Early this year I met a very special dog, Drew. Drew was adopted by a very special family, a couple and their two boys, who took in a special needs senior without knowing how much time they would have with him. Drew recently passed on, and I asked Janet to write a guest blog about their time with him.
“When I first saw Drew, I knew I had to meet him. We have an active 5 year old Pointer, Stripes, (he came with the name – that’s another story), who is left alone for a few hours each day, and I thought he would benefit from a canine companion. I had been casually surfing shelter and rescue sites for a while, and when I saw Drew I just knew he was the one. He looked a little Pointer-ish, a little Lab-ish, but mostly just sweet. I know that looks don’t tell the whole story, but the short bio that PAW posted tugged at my heart. Drew was a return. A 12 year-old discard. Adopted at 2, he was brought back after spending 10 years with the people he knew as his family and loved. Apparently, mother-in-law was moving in, and simply didn’t like dogs. Really? Good luck to mother-in-law as she begins to age.
I completed an online application, and heard back within a day. Yay! We set a date to meet Drew on the following Saturday, to make sure the chemistry was right, and make sure he and Stripes got along. Saturday morning, the phone rang, and it was Ken from PAW. He told us that Drew had had a seizure early that morning, had recovered and seemed fine, but he wanted to disclose that information before we set out to meet him. It didn’t stop us. In fact, I knew that an epileptic senior was less likely to be adopted, and we hoped that the meet and greet would go well.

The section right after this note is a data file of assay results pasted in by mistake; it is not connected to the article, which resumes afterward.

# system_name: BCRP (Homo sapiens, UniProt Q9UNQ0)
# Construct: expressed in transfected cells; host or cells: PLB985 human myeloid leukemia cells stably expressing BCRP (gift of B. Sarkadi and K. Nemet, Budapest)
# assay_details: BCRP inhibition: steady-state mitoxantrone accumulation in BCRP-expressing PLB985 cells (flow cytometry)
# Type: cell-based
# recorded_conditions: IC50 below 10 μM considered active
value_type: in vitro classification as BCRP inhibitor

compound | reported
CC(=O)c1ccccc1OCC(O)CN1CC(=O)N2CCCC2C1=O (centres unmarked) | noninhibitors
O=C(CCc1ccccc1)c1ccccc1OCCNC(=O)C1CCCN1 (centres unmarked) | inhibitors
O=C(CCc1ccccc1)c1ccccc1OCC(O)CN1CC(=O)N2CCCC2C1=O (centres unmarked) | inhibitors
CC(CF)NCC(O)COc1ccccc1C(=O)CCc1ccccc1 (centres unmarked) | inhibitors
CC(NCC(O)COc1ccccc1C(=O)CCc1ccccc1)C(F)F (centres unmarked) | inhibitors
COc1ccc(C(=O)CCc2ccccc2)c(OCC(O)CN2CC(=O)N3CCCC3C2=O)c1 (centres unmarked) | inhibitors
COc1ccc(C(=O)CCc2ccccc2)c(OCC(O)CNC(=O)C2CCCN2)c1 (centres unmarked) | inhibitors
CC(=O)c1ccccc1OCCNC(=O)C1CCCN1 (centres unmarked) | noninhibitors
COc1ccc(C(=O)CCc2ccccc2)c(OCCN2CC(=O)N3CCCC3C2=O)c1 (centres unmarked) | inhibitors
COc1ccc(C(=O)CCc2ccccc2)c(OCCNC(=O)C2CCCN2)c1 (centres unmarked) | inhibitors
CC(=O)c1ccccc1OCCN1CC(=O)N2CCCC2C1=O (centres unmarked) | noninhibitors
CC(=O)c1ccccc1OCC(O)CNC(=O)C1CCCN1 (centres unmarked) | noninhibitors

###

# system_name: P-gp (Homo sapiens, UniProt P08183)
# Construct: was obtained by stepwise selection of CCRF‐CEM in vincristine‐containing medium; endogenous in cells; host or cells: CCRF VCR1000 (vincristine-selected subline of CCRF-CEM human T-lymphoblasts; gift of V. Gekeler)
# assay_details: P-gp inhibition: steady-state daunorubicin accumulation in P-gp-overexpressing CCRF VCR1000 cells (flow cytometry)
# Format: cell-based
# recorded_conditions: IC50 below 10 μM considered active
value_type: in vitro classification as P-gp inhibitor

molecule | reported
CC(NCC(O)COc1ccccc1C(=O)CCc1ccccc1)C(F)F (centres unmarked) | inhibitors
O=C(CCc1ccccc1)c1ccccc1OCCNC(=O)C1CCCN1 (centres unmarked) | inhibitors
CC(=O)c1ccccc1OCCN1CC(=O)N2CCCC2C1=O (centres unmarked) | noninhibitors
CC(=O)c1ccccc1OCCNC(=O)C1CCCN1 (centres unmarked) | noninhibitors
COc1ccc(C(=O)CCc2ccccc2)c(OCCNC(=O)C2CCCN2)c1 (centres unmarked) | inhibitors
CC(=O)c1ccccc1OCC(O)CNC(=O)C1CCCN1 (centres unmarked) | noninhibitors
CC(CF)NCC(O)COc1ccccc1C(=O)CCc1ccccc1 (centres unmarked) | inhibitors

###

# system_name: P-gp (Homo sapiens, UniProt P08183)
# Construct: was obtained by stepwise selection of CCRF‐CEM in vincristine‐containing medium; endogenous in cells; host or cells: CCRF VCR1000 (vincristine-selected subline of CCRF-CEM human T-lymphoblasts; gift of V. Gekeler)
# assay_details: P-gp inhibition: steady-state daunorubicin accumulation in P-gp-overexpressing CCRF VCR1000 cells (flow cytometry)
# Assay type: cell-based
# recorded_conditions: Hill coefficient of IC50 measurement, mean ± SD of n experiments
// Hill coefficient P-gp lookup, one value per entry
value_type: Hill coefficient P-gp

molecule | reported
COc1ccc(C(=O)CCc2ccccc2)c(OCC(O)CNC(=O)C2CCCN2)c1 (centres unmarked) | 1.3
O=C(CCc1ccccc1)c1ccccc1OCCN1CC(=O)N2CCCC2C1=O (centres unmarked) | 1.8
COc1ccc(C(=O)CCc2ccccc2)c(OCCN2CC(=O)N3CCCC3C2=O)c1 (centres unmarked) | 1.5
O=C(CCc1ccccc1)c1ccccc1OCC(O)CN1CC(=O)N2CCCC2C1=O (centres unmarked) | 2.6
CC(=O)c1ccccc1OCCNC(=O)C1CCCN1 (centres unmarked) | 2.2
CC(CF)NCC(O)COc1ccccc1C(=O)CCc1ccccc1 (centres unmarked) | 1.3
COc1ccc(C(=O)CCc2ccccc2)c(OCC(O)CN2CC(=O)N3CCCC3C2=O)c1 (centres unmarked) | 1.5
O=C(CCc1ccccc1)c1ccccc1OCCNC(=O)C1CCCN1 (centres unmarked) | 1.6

It did. Drew was a love. Easy-going, like an old uncle. He fell into a routine with us pretty quickly. Stripes was always “my” dog, my shadow, but Drew belonged to all of us. He slept often, and was a cozy pillow for my boys. He surprised us with his frisky side every now and then, and liked to play chase and tug. He and Stripes mostly co-existed, they never really became “pals” but they certainly got along, and Drew brought a mature presence to the house. My sons said that Drew was Stripes’ long lost step-father. Maybe. Who knows?
With Drew in the house, I didn’t feel bad leaving for a few hours, knowing my dog-boys had each other. Drew loved to hike, always close by, and would dip in the stream to re-energize. For every mile Drew and I hiked, Stripes would run 5, and circle back to meet us. He was just as happy with a short stroll in the neighborhood, and was always a gentleman on the leash.
After a few months, Drew’s seizures increased in intensity and frequency. We tried medication, and it helped for a while. We put more time between the outings, and spent more time just cuddling with our new buddy as he slept. He was always there to greet us with a wag, and his needs were simple: food, water, walks and some love. In return, Drew awarded us with a generous dose of unconditional love each day.
We knew our time with Drew would be limited, but had hoped it would be longer. On November 14th, we buried Drew in the backyard, next to our first rescue dog, our first canine family member, Zola. Drew’s seizures had become unmanageable, he showed signs of brain damage, and our vet diagnosed him with a brain lesion.
My sons loved Drew deeply and discovered that a senior can be just as fun (and less destructive) as a puppy. They learned that it’s great to love, it’s hard to lose, and it’s important to honor your commitments. Drew graced our home with love, and taught us all of that.”